A Healthy Culmination of Motivation
06 Mar 2018 8:29 PM
Being a student of color at a predominantly white institution (PWI), acts of oppression, microaggressions, feelings of being unwanted at the university, and many other obstructions serve as motivation for students of color to become leaders in the community to be a part of changing the culture and atmosphere at Iowa State.
I have had the opportunity through my leadership roles on campus to meet some amazing student leaders of color who are accomplishing great feats. However, when being a student leader of color there are many challenges that are directed towards those leaders, and often those battles are hidden. Some of the hidden struggles of being a student leader of color that I have faced and have seen in other leaders are the pressure of success, impostor syndrome, and fear of disappointing the community.
Pressure of success
As a first-generation college student, Black male, and someone from a single parent low-income (and I mean “low”) household, I have always felt the pressure to succeed and to be the child to break the cycle of poverty that plagues many Black households. There are expectations from your family, campus administrators, faculty, staff and peers who may hold you to a high level of excellence. This pressure to avoid disappointing those who are rooting for you often causes you to over exert and/or attempt to solve problems that you aren’t expected to solve.
Impostor Syndrome as defined by Merriam-Webster is “a false and sometimes crippling belief that one's successes are the product of luck or fraud rather than skill”. The thought of not being good enough WHILE in the position, serves as a hinderance to the confidence of a student leader. This battle is often a silent one, at least it was for me. I feared that my creditability would be ruined, or people would not want to follow someone who “didn’t believe in themselves”. It was not until I opened up about this hidden struggle of mine that I was able to begin taking steps to move past it.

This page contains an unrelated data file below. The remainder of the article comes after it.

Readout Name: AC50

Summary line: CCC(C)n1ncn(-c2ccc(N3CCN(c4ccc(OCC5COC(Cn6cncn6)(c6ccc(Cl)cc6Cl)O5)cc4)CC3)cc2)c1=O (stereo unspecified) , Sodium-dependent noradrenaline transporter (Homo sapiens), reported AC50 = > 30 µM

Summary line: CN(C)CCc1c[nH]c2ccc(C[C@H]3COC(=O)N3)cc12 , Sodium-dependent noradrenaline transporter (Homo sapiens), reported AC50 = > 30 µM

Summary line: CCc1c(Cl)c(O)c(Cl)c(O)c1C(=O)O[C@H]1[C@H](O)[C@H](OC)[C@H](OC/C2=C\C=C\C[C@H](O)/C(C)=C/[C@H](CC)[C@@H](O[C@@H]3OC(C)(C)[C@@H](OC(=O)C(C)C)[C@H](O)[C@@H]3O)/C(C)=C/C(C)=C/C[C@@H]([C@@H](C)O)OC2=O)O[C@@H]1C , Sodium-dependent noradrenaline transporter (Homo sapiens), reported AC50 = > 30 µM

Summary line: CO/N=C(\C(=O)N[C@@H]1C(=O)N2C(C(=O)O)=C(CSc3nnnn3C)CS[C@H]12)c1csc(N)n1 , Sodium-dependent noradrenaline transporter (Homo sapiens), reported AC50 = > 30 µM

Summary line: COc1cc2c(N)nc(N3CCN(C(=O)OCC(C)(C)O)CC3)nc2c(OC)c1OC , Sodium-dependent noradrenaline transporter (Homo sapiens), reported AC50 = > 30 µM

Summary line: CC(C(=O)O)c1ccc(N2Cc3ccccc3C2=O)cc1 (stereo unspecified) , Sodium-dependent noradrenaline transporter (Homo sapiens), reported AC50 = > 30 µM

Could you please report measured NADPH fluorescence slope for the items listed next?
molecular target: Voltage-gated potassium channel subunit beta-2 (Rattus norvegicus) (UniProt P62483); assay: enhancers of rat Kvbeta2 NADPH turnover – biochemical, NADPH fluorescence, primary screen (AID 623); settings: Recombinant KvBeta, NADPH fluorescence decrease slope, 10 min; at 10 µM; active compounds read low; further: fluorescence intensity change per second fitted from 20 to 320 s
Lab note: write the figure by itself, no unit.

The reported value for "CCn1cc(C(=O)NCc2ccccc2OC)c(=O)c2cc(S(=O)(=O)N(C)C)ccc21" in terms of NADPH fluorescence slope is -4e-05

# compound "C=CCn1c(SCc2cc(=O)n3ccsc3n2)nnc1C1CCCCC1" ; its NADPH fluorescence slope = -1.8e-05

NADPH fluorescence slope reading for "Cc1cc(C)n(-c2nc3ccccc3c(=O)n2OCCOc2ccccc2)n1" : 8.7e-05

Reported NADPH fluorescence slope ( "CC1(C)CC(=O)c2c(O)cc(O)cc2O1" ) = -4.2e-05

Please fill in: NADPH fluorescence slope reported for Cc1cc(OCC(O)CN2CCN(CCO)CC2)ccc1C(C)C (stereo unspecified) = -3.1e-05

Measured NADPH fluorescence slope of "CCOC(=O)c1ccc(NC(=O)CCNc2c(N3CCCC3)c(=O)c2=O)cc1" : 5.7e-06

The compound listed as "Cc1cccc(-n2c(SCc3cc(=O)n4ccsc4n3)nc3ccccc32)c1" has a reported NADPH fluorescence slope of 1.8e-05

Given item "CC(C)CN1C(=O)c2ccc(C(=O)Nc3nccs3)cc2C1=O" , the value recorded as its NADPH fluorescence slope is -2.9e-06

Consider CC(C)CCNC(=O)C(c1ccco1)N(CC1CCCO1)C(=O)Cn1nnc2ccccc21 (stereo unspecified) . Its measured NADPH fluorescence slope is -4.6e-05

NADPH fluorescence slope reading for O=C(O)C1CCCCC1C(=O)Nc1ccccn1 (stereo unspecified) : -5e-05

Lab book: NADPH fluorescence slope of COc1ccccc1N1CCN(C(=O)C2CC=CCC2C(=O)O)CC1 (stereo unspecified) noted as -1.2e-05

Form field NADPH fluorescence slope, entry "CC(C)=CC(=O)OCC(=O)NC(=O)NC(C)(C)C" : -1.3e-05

Fear of Disappointing Community
Being a student leader of color, you are often deemed as the representative of everyone who shares the same identity as you. You are often found working in many aspects of the university to ensure that the voices of the marginalized identities you hold are heard. Apart from the fear of disappointing family, friends, or campus partners, I developed a fear of disappointing the community that I fight to represent. As I saw oppression affect friends, organization members, and others around campus, I developed a fear that if I did not step up to represent those communities, that I was doing them a disservice, putting my own academic, physical and mental well-being in jeopardy.
I wrote this article for those that are aspiring or current leaders on campus.
I want to encourage each of you to understand that you are good enough and that you are not alone in some of the hidden struggles. Do not let the pressure of success become a burden, but rather a healthy culmination of motivation. If you find yourself someone who doubts their ability to be a leader and struggling with imposter syndrome, open up about that to someone you trust and receive the affirmation of your ability to lead. If you were appointed/elected into your position, believe that if you are operating with the community’s best interest in mind, understand that you will not disappoint your community. They may not agree with every decision, but that is what comes with being a leader, not a product of an inability to lead. YOU ARE HERE FOR A REASON! Trust me when I say this, the campus is a lot better with you diligently working to fight oppression than without you.
Peace and Love,